The Ilmar do not consider dreams separate from reality. Each and every dream is a literal experience. By grinding the ilm flower into a fine powder and drinking it, ritual leaders embark upon purposeful dream journeys across time and space, into other dimensions, and to worlds beyond death.

In death, the Ilmar become one with Alashiya, as they were before birth. The body is marked by a cairn close to home, typically under a tree, which is then absorbed into the soil to become new life. Due to limited medicine and nutrition, the average lifespan for the Ilmar is sixty years.

ILMAR and other races: The Ilmar tend to be loners, in that they are shunned by most other races. Humans and dwarves in particular find their constant state of nakedness off-putting, whereas elves, gnomes and halflings are more accepting. In a party of heroes, an Ilmarin will keep to him or herself, dressing appropriately where the culture demands it. Others may find the Ilmar to be the best of companions, in that they are fiercely loyal allies, trustworthy to a fault. Perhaps more importantly, an Ilmarin has little interest in possessions (rogues steal to survive) rarely partaking in their share of treasure.

ILMARIN NAMES: To foreign ears, the Ilmarin language sounds hard and clipped as they often use conjoined consonances.

Male names include: Xandr, Baldr, Heimdl and Borz.

Female names typically avoid the conjoined consonant and end in an ‘a’. Examples are Thelana, Aliaa, Amina, and Anja.

NOTABLE ILMARIN HEROES: Xandr, Thelana


Starting character sheet:

Featured Image -- 14252Thelana

Strength: 12 +1
Intelligence: 11 +0
Wisdom: 11 +0
Dexterity: 18 +4
Constitution: 17 +3
Charisma: 12 +1

Race: Ilmar
Class: Ranger
Level: 1 (+2)
Armor Class: 17 (nude)
Hit Points: 13
Duel Wield: +6 / 1d8 +4 (short sword) + 1d4 (dagger)
Longbow: +6 / 1d8 +4 (range 150/600)
Alignment: Chaotic Good

Saving Throws: Strength +3, Dexterity +6
Skills: Athletics +3, Nature +2, Perception (nude) +2, Stealth +6
Special: Natural Explorer, Favored Enemy: bogren (goblins), horg (orcs)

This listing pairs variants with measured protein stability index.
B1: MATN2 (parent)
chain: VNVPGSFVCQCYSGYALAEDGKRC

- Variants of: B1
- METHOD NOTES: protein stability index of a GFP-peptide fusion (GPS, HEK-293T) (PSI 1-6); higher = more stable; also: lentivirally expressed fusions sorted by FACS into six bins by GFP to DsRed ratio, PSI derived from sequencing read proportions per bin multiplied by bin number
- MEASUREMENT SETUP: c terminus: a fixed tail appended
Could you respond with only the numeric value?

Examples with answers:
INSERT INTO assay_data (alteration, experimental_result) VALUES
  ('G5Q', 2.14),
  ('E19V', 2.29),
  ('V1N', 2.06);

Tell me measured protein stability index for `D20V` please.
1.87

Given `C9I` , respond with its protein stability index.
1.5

Equipment: Short sword, dagger, longbow, quiver, arrows, cloak

BACKSTORY: Thelana is born in the river valleys of Ilmarinen, the middle child in a family of twelve. Her eldest brother, Borz, is sold into slavery when she is very young. As the dark hemisphere continues to creep eastward, the resulting famine forces Thelana into the wild. Her life is spent on the edge of survival, hunting for prey while hiding from predators. Wounded by a cannibalistic half-man, she is rescued by Captain Dantes and taken to a nearby military encampment, where she proves her archery skills and is recruited into the Kratan army. Years pass until, on the Plains of Narth, their forces are decimated by the bogren and horg, and Thelana, torn with longing for the life she knew, abandons the battlefield. In Ilmarinen, she finds the crops and ilm flowers have withered. There is no trace of her family.


 

To learn more about the Ilmar, please check out the Ages of Aenya.

Aenya News Update: 11/29/16

A few months ago, I put out a request for artists for the upcoming 2017 edition of Ages of Aenya. After a bit of vetting, by which we produced the Avian and Horde (below), I settled on the talented Zhengyi Yu.

I chose Zhengyi for his painterly style, which better suits a novel, I feel, than the more cartoony styles of my other, albeit equally talented artists. Mr. Yu also impressed me with his landscapes. When I see a book with some impossible, otherworldly terrain, it draws me in, igniting my imagination, and I hope to capture readers in the same way. More importantly, Zhengyi has been wonderful to work with, being attentive to my needs and more than willing to brainstorm and make changes. If you’re looking for a talented illustrator, look no further! Also, be sure to check out his awesome gallery at Zhengyi Yu

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Thelana overlooking Hedonia

Here we find Thelana overlooking Hedonia. The massive pyramid temple of Sargonus eclipses the background. Depicting our heroine in her natural state, without triggering any censors, was a challenge. I wanted her in a normal looking pose, not too sexy or bashful, and without any comically placed leaves in the way. And she had to be dynamic, to show her power and fearlessness. She’s naked in a city of thousands and yet she does not feel vulnerable! That being said, Zhengyi and I are working on an alternate cover, with Thelana draped in her trademark jade cloak (hey, she gets cold sometimes). That way, you can read about the Ilmar on the subway without getting any weird looks!

OK, you may be thinking, all this is fine and good, but when can I read it? Glad you asked! As the old adage says, you can’t judge a book by its cover, and while I don’t believe this to be 100% true, story remains the most important thing, seconded only by the quality of the writing. Without those things in place, you can’t hope to sell a million copies, unless of course you’re writing bondage porn.